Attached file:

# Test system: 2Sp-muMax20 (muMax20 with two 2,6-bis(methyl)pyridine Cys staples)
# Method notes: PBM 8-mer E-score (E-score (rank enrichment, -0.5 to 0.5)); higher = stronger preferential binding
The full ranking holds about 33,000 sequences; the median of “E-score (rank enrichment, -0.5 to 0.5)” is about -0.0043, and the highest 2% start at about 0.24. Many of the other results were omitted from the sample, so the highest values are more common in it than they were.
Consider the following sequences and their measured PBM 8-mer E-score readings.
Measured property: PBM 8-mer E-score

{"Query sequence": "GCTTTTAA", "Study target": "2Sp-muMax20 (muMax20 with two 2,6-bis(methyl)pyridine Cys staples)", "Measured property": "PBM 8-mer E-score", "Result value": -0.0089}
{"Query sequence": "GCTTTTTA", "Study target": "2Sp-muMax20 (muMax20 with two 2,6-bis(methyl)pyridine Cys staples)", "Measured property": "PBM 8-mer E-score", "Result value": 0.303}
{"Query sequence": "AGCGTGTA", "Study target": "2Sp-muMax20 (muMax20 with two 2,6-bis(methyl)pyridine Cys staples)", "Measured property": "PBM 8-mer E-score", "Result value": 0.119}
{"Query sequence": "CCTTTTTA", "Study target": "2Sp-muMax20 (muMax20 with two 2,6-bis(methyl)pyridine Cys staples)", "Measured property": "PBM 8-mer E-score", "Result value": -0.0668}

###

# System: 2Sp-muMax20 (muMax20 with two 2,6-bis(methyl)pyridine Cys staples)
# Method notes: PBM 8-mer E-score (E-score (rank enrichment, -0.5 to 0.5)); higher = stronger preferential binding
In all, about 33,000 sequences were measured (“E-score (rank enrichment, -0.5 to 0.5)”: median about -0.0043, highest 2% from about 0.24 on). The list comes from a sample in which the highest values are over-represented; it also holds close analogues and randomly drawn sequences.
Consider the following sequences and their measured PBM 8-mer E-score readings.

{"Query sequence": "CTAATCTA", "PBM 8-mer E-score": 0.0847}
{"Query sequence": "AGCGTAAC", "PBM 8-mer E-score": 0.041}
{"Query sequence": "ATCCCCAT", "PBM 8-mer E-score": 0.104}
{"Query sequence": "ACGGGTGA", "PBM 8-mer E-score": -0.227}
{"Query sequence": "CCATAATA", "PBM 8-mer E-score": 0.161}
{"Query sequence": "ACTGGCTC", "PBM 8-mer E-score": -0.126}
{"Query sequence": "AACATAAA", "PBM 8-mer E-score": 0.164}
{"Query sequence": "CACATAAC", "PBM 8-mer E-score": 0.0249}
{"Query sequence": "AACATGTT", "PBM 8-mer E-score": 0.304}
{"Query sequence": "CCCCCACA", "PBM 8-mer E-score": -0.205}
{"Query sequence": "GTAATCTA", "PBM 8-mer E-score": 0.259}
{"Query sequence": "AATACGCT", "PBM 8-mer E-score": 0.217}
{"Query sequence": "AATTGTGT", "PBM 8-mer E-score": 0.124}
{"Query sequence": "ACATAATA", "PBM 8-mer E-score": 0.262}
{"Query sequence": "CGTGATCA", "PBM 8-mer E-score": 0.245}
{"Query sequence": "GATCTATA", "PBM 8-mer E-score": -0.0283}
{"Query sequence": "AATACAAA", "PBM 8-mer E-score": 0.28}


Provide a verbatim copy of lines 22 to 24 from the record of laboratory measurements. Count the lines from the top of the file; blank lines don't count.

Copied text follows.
{"Query sequence": "CACATAAC", "PBM 8-mer E-score": 0.0249}
{"Query sequence": "AACATGTT", "PBM 8-mer E-score": 0.304}
{"Query sequence": "CCCCCACA", "PBM 8-mer E-score": -0.205}